On Sept. 19, attorney Connie Postelli will leave legal practice behind and depart for a two-year stint in the Peace Corps. Postelli will be teaching English in Ukraine. But she knows little else about her trip.
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Former Jackson Circuit Judge Robert R. Brown dies

September 14, 2011
Jenny Montgomery
Robert R. Brown, retired Jackson Circuit judge, died Sept. 12 at his Brownstown home. He was 78.
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Winning is relative

September 14, 2011
Jenny Montgomery
Boat-racing attorney's success may be genetic.
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2 Indiana lawyers part of legal team representing plaintiffs in 9/11 litigation

September 14, 2011
Michael Hoskins
Even now, chills run down Mary Beth Ramey’s spine when she stands along the canal in downtown Indianapolis and thinks about how that spot ties into the litigation she’s been involved in for the past decade.
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Bar foundation names 'legendary lawyer'

September 9, 2011
Jenny Montgomery
The Fellows of the Indiana Bar Foundation have chosen Leslie Duvall as the 2011 Legendary Lawyer. On Sept. 27, Indianapolis firm Lewis & Kappes will hold a ceremony in his honor.
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Off the beaten path

August 31, 2011
Jenny Montgomery
Two thirsty cowboys descend from a winding forest trail and hitch their horses to a post. They saunter about 100 paces to the tavern to grab a beer, where a tattooed bartender is watching the only TV in town, and Patsy Cline’s voice drifts from the stereo. An elderly couple enjoys a post-lunch stroll in the garden, and in the distance, the high-pitched whine of a table saw means the handyman is hard at work, as usual. This is life in Story, a tiny patch of paradise that began as a logging town in 1850.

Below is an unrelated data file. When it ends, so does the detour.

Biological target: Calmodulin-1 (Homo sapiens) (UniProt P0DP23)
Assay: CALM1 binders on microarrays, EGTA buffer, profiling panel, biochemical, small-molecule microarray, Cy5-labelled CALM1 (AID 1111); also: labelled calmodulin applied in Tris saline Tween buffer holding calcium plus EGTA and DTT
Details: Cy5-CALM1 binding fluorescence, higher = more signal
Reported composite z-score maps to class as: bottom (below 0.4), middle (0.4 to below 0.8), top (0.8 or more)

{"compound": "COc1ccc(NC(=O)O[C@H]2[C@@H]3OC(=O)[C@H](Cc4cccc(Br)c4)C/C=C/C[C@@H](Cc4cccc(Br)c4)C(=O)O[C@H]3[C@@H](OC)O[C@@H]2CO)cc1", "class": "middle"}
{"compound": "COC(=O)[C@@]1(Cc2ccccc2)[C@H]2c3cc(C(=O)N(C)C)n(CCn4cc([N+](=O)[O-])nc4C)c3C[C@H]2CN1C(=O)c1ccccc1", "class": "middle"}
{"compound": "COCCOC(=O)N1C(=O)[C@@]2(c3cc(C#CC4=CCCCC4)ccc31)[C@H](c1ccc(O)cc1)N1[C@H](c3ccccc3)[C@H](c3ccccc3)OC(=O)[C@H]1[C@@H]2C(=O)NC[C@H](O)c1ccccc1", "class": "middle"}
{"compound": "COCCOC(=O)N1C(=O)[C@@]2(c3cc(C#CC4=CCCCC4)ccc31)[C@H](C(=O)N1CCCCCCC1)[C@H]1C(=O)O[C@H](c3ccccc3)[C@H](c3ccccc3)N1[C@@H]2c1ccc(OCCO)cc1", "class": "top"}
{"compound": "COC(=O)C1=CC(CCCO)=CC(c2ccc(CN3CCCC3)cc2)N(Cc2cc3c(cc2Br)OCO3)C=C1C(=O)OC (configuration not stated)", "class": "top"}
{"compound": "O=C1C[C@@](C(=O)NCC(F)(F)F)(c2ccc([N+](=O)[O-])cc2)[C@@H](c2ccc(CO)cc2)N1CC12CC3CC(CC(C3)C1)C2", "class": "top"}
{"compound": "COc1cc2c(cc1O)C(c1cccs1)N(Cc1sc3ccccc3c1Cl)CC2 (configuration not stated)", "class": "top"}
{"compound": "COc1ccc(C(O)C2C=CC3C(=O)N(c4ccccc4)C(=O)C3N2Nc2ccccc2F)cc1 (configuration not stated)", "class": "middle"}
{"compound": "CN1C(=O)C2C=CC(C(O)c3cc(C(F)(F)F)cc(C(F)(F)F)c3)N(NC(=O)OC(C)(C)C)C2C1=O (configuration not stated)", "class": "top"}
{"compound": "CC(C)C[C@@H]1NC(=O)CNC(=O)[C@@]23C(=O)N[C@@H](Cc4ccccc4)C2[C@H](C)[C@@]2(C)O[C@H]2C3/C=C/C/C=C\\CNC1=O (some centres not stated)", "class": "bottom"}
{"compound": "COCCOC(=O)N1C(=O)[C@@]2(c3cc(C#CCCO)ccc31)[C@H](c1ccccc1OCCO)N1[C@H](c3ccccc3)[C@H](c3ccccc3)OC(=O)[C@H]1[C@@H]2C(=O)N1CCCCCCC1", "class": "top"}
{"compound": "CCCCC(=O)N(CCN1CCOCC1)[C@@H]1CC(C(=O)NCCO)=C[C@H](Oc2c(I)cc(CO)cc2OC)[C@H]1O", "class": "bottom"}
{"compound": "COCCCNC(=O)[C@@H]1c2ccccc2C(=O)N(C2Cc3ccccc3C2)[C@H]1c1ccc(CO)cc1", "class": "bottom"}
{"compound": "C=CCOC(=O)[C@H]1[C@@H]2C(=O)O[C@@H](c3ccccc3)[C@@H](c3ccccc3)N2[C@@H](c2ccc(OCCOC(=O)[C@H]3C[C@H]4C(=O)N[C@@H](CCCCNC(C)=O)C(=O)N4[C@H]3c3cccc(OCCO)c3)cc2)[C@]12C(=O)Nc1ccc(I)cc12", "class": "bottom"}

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Jefferson County celebrates reopening of courthouse

August 31, 2011
Jennifer Nelson
A fire in May 2009 displaced the courts and government offices. After more than two years, they were able to move back into the courthouse.
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Foundation hosting golf fundraiser

August 31, 2011
IL Staff
Christ is my Big C, a charitable foundation started by attorney Stephenie Jocham to help cancer patients, is seeking sponsorships, foursomes, and silent auction items for an Oct. 17 golf tournament.
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Legal Aid Society to hold 70th birthday celebration

August 31, 2011
IL Staff
The Indianapolis Legal Aid Society has scheduled a celebration in honor of its 70th birthday on Sept. 16. The guest speaker is Bobby Knight, former Indiana University basketball coach.
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Foundation in memory of attorney hosting golf fundraiser

August 17, 2011
IL Staff
Christ is my Big C, a charitable foundation started by attorney Stephenie Jocham to help cancer patients, is seeking sponsorships, foursomes, and silent auction items for an Oct. 17 golf tournament.
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Tie optional

August 17, 2011
Jenny Montgomery
Firms cite practicality and employee satisfaction in adopting relaxed dress codes.
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Lawyer pays his 'civic rent' through donation

August 17, 2011
Michael Hoskins